Bill To Expand State’s Donated Leave Program Clears House

DOVER – House lawmakers have passed legislation that would expand the state of Delaware’s donated leave program to help new parents as they navigate the birth or adoption of a child.

Having a child is life-changing, but work constraints, money and stress often impact the time parents have with new children. House Bill 255, sponsored by Rep. Debra Heffernan, amends the state’s donated leave policy so that Delawareans do not have to choose between their career and their family when they give birth or adopt a child.

Under this legislation, state workers, including school district employees, would be eligible for up to 12 weeks of donated sick and annual leave upon the birth of a child or adoption of a child under six years of age. That eligibility would expire six months after the birth or adoption. However, employees would be able to use donated leave for maternal or pediatric medical care requiring hospitalization or extended care at home in the one year following the birth or adoption.

“I believe paid family leave is a right for working families, but due to these trying financial times and constraints, this donated leave bill was a step in the right direction to help families today without straining the budget,” said Rep. Heffernan, D-Brandywine Hundred. “No parent should have to make a financial decision to leave their child just a couple weeks after they have been brought into the family and this bill will ease those concerns. However, I will continue to fight for paid family leave.”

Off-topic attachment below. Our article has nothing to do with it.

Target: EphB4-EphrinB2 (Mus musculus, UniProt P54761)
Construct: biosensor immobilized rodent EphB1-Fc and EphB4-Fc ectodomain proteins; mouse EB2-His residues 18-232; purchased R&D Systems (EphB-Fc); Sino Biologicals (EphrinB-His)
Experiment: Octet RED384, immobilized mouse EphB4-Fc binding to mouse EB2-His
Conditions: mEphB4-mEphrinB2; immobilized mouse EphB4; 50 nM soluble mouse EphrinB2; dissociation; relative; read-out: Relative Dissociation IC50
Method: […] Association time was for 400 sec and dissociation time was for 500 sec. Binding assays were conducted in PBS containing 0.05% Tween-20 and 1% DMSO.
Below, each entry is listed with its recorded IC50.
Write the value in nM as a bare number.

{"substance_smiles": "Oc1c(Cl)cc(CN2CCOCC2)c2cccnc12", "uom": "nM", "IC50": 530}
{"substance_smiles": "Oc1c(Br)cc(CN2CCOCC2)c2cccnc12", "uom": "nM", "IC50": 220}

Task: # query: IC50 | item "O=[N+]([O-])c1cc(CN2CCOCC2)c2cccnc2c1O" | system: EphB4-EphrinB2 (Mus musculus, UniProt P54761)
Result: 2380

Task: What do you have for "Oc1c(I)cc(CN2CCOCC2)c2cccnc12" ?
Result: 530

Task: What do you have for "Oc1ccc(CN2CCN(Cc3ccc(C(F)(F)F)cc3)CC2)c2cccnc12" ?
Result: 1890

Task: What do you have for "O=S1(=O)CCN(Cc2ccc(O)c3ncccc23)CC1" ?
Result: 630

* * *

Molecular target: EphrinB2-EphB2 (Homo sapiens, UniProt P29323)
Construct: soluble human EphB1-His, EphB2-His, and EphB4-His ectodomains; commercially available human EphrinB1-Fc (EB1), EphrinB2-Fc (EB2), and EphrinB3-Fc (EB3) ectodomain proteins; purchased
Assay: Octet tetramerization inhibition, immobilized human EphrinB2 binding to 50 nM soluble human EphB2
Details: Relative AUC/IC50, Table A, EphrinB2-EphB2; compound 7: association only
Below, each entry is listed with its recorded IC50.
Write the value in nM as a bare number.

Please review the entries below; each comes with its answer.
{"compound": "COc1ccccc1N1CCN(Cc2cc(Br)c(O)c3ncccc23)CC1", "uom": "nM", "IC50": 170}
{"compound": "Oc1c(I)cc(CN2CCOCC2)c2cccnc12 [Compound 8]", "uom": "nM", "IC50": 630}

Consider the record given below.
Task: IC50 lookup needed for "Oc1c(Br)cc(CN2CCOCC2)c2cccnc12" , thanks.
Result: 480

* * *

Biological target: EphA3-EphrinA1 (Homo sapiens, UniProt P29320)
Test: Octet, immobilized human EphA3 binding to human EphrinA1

National data shows that most caregivers work outside of the home, but families still face many challenges to obtaining family and medical leave. According to the Center for American Progress, 71 percent of children live in a family with either two working parents or a single parent.

Major Delaware employers such as Bank of America and DuPont already offer paid family leave to their workers, but it is not a guarantee at all workplaces.

Under House Bill 255, donated leave applies to an employee’s spouse who also works for the state, and could be paired with any leave available under the Family and Medical Leave Act.

“We invest in early education, and I believe that the earliest early childhood education is when children are babies and they learn from their parents. Many families, however, cannot go without a lapse in a paycheck,” Rep. Heffernan said. “We should do what we can to ensure that they can spend precious bonding time with their children, while supporting their families financially.”

House Bill 255 passed by a measure of 37 ‘yes’ votes, with four absent.